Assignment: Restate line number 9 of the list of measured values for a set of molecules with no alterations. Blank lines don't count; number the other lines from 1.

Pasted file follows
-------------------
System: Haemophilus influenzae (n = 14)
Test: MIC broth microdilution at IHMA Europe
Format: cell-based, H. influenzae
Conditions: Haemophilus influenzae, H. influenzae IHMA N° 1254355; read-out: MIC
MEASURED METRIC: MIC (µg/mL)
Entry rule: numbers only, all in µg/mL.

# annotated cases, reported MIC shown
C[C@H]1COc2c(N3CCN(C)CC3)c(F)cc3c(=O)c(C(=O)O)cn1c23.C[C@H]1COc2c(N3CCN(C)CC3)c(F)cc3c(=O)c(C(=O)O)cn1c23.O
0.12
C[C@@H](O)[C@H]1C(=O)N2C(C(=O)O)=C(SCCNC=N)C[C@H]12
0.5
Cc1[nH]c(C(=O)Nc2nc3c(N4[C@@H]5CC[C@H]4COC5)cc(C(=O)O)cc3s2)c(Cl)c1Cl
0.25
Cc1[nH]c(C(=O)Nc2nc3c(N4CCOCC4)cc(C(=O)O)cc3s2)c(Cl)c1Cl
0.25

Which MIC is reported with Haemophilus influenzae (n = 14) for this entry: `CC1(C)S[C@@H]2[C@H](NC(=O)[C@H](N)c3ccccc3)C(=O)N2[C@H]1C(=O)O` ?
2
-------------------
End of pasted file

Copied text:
0.12